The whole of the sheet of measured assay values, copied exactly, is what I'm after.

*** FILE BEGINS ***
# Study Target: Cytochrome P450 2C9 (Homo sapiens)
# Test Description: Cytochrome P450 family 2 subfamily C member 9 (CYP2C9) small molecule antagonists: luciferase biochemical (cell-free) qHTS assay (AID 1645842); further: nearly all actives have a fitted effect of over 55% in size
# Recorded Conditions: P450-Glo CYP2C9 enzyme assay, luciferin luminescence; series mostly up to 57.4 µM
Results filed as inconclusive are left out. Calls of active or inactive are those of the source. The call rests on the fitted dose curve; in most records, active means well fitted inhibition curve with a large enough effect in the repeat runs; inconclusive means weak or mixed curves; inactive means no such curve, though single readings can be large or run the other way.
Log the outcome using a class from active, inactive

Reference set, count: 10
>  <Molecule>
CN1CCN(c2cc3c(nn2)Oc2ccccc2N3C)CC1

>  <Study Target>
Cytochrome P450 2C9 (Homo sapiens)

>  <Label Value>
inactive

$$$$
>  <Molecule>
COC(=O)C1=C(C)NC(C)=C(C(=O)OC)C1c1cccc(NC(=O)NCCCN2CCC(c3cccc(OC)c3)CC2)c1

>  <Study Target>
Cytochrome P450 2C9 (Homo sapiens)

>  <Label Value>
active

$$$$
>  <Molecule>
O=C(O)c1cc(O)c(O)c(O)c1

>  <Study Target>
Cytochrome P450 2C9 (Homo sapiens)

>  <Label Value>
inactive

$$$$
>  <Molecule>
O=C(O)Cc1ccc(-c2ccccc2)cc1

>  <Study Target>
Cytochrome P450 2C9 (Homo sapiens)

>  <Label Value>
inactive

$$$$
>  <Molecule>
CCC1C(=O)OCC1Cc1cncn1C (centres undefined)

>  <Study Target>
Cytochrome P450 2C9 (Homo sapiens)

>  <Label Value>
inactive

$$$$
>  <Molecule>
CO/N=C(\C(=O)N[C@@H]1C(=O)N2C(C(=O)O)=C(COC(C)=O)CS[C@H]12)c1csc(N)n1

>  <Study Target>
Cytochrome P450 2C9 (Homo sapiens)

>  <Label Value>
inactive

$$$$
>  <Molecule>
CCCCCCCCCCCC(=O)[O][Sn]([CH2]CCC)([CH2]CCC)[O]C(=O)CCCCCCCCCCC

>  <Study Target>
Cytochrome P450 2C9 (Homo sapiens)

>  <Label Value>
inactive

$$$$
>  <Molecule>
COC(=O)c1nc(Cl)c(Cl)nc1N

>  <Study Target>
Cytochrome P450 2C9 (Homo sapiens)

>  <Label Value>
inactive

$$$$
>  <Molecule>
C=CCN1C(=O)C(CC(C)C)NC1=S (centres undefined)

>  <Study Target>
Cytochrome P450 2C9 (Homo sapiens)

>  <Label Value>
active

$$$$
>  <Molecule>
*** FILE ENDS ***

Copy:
# Study Target: Cytochrome P450 2C9 (Homo sapiens)
# Test Description: Cytochrome P450 family 2 subfamily C member 9 (CYP2C9) small molecule antagonists: luciferase biochemical (cell-free) qHTS assay (AID 1645842); further: nearly all actives have a fitted effect of over 55% in size
# Recorded Conditions: P450-Glo CYP2C9 enzyme assay, luciferin luminescence; series mostly up to 57.4 µM
Results filed as inconclusive are left out. Calls of active or inactive are those of the source. The call rests on the fitted dose curve; in most records, active means well fitted inhibition curve with a large enough effect in the repeat runs; inconclusive means weak or mixed curves; inactive means no such curve, though single readings can be large or run the other way.
Log the outcome using a class from active, inactive

Reference set, count: 10
>  <Molecule>
CN1CCN(c2cc3c(nn2)Oc2ccccc2N3C)CC1

>  <Study Target>
Cytochrome P450 2C9 (Homo sapiens)

>  <Label Value>
inactive

$$$$
>  <Molecule>
COC(=O)C1=C(C)NC(C)=C(C(=O)OC)C1c1cccc(NC(=O)NCCCN2CCC(c3cccc(OC)c3)CC2)c1

>  <Study Target>
Cytochrome P450 2C9 (Homo sapiens)

>  <Label Value>
active

$$$$
>  <Molecule>
O=C(O)c1cc(O)c(O)c(O)c1

>  <Study Target>
Cytochrome P450 2C9 (Homo sapiens)

>  <Label Value>
inactive

$$$$
>  <Molecule>
O=C(O)Cc1ccc(-c2ccccc2)cc1

>  <Study Target>
Cytochrome P450 2C9 (Homo sapiens)

>  <Label Value>
inactive

$$$$
>  <Molecule>
CCC1C(=O)OCC1Cc1cncn1C (centres undefined)

>  <Study Target>
Cytochrome P450 2C9 (Homo sapiens)

>  <Label Value>
inactive

$$$$
>  <Molecule>
CO/N=C(\C(=O)N[C@@H]1C(=O)N2C(C(=O)O)=C(COC(C)=O)CS[C@H]12)c1csc(N)n1

>  <Study Target>
Cytochrome P450 2C9 (Homo sapiens)

>  <Label Value>
inactive

$$$$
>  <Molecule>
CCCCCCCCCCCC(=O)[O][Sn]([CH2]CCC)([CH2]CCC)[O]C(=O)CCCCCCCCCCC

>  <Study Target>
Cytochrome P450 2C9 (Homo sapiens)

>  <Label Value>
inactive

$$$$
>  <Molecule>
COC(=O)c1nc(Cl)c(Cl)nc1N

>  <Study Target>
Cytochrome P450 2C9 (Homo sapiens)

>  <Label Value>
inactive

$$$$
>  <Molecule>
C=CCN1C(=O)C(CC(C)C)NC1=S (centres undefined)

>  <Study Target>
Cytochrome P450 2C9 (Homo sapiens)

>  <Label Value>
active

$$$$
>  <Molecule>